How young people, the future guardians of our laws and rights, feel about free speech

Olivier Kamanda is director for learning and impact strategy at Knight Foundation. 

High school may be a tumultuous time, but it’s also when many of us first start to define not only who we are but also our beliefs about our community and our country. Understanding high school student views on the First Amendment, and, in particular, the essential freedoms of free press and free expression, is then vital to anticipating how future generations may interpret and support these rights.

The Knight Foundation-commissioned 2018 Future of the First Amendment survey was released this week. It marks the seventh in a series of surveys Knight has commissioned that explore the views of high-school students on free expression in America. Fourteen years have passed since Knight commissioned the first of these surveys in 2004. That was the year Mark Zuckerberg launched Facebook; “Friends” aired its final episode; and George W. Bush was re-elected president.

The good news is that since then, support for the First Amendment among high school students has grown steadily. Today, an overwhelming majority of students (89 percent) support the right to express unpopular opinions. Only about a quarter of students believe the First Amendment goes too far in the rights it guarantees, down from 45 percent in 2006.

But there are three key findings that give me pause.

1. White and black students prioritize free speech differently

When forced to choose which is more important, in general, students say protecting free speech is more important than protecting people from offensive speech by a 5-to-1 margin. But black students are 18 percent less likely to prioritize free speech than white students, likely reflecting the history of the First Amendment being used as a shield for racist and hateful speech against African Americans.

2. Low Trust in Media 

Consistent with a significant drop in news consumption and engagement, students’ report low trust in news media.  Only 5 percent of students report a “great deal” of trust in the news media to report news accurately and fairly. In the absence of that trust, students are taking more personal responsibility to navigate the information landscape on their own. But they’ve had mixed success. Most students say they have come across “fake news” stories, yet only 20 percent have confidence in their ability to recognize inaccurate news.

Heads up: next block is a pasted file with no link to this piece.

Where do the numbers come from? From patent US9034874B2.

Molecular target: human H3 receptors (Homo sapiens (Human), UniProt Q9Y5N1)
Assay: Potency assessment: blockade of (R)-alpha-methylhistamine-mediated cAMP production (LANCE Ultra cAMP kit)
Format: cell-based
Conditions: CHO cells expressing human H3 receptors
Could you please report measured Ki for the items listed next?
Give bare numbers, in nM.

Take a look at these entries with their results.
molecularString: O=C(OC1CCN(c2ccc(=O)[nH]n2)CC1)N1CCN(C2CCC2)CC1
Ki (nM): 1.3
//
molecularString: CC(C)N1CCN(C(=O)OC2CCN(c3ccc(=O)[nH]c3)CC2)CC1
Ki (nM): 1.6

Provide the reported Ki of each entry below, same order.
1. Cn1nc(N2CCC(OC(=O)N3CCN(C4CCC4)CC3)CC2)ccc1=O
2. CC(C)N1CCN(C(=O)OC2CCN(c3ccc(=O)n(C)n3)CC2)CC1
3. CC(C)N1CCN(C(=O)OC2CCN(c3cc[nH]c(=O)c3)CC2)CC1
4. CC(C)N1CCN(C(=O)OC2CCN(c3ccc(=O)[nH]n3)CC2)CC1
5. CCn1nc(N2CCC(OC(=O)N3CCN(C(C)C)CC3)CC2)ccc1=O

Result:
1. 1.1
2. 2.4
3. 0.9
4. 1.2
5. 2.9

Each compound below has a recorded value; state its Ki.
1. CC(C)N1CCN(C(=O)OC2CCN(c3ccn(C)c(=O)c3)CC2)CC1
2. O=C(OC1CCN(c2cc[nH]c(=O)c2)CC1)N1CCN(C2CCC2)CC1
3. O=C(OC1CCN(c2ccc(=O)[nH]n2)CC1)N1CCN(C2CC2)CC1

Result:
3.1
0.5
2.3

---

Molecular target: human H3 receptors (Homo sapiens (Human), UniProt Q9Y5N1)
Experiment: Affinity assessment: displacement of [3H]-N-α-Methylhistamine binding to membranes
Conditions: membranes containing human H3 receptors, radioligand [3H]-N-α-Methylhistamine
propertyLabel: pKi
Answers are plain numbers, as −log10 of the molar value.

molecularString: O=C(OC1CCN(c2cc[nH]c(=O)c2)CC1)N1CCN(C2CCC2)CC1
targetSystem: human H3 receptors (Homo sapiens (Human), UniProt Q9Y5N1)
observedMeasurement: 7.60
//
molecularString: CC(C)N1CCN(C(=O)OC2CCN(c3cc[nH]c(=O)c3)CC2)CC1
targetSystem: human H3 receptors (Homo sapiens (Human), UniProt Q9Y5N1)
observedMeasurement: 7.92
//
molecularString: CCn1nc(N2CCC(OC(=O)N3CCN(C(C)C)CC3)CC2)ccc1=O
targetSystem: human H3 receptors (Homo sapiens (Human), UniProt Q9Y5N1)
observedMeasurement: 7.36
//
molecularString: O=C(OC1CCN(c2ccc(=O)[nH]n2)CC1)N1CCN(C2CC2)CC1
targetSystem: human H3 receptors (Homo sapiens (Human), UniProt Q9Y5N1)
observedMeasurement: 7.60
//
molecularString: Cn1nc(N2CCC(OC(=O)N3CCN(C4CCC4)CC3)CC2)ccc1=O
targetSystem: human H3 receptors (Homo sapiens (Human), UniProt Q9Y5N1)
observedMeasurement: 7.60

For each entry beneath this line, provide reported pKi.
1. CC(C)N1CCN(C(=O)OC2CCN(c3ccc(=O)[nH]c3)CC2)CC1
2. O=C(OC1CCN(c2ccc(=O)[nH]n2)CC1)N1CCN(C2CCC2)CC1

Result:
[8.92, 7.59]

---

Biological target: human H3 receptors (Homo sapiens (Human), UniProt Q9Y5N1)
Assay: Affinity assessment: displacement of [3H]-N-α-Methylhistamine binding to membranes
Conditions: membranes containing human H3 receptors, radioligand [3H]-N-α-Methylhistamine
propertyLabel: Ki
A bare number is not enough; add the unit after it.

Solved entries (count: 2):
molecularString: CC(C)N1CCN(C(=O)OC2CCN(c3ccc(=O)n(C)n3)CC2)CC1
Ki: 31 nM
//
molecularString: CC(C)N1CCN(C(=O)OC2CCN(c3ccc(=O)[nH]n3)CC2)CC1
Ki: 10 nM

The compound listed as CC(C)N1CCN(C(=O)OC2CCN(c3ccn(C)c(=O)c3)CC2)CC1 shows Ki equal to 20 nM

3. Social Media’s Dampening Effect on Online Discourse

The survey demonstrates students’ concerns with how social media is affecting free expression. About half of students believe social media stifles expression because people block those with opposing views and because the fear of vitriolic encounters makes people less willing to share their views. A large majority (70 percent) also believes the internet is responsible for a rise in hate speech. As more of our civic discourse moves online, students will have to determine how to mediate the worst elements of the medium.

In face of worrying data points and trends that might threaten the freedoms that the First Amendment guarantees, we should keep in mind that a lot of students are open to being persuaded. Over two-thirds of students, frankly, haven’t given the First Amendment a lot of thought.  A third of students claim that they take the First Amendment  “for granted” and another 35 percent don’t know what they think about the First Amendment. But we know that students who report having taken a class on the First Amendment are more likely to give some thought to those rights. The percentage of students who have taken those classes has fallen from 72 percent in 2006 to 64 percent this year.

The future of the First Amendment depends on equipping students with the knowledge that they need to protect it. Data from this report provides an essential view into the hurdles that may threaten our most fundamental freedoms. It is up to us all—government, policymakers, journalists, teachers, parents and students themselves—to ensure the next generation can meet modern day challenges to the First Amendment, while preserving the spirit of democracy under which it was born.

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